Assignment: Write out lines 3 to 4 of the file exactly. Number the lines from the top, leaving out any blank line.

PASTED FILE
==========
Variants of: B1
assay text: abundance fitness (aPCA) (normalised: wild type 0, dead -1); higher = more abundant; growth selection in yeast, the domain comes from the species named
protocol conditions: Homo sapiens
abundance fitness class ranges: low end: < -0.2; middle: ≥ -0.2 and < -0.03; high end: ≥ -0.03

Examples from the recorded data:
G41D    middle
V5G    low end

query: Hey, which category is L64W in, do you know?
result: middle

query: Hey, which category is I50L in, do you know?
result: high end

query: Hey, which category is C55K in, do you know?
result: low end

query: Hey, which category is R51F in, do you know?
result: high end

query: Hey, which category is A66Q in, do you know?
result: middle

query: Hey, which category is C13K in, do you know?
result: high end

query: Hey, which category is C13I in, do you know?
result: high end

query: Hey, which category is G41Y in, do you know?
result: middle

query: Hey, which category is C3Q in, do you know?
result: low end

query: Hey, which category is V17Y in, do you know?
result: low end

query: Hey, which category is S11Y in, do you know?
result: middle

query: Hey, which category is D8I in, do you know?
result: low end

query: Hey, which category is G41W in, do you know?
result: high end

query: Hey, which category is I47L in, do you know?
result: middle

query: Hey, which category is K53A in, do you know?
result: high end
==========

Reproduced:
protocol conditions: Homo sapiens
abundance fitness class ranges: low end: < -0.2; middle: ≥ -0.2 and < -0.03; high end: ≥ -0.03